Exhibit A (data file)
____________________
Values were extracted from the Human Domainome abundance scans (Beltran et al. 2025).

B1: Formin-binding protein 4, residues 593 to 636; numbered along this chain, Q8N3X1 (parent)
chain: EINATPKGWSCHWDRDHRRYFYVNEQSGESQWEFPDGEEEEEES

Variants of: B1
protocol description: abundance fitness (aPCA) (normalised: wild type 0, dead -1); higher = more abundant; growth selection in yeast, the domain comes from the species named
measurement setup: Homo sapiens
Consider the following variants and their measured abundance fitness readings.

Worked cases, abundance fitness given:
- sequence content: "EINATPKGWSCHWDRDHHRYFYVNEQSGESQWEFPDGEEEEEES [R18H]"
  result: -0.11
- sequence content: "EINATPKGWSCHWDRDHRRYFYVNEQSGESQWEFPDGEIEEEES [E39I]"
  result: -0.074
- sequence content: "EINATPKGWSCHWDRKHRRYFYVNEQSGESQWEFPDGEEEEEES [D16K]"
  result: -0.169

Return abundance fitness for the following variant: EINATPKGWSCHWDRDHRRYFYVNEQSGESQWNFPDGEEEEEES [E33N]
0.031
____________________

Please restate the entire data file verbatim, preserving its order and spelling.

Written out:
Values were extracted from the Human Domainome abundance scans (Beltran et al. 2025).

B1: Formin-binding protein 4, residues 593 to 636; numbered along this chain, Q8N3X1 (parent)
chain: EINATPKGWSCHWDRDHRRYFYVNEQSGESQWEFPDGEEEEEES

Variants of: B1
protocol description: abundance fitness (aPCA) (normalised: wild type 0, dead -1); higher = more abundant; growth selection in yeast, the domain comes from the species named
measurement setup: Homo sapiens
Consider the following variants and their measured abundance fitness readings.

Worked cases, abundance fitness given:
- sequence content: "EINATPKGWSCHWDRDHHRYFYVNEQSGESQWEFPDGEEEEEES [R18H]"
  result: -0.11
- sequence content: "EINATPKGWSCHWDRDHRRYFYVNEQSGESQWEFPDGEIEEEES [E39I]"
  result: -0.074
- sequence content: "EINATPKGWSCHWDRKHRRYFYVNEQSGESQWEFPDGEEEEEES [D16K]"
  result: -0.169

Return abundance fitness for the following variant: EINATPKGWSCHWDRDHRRYFYVNEQSGESQWNFPDGEEEEEES [E33N]
0.031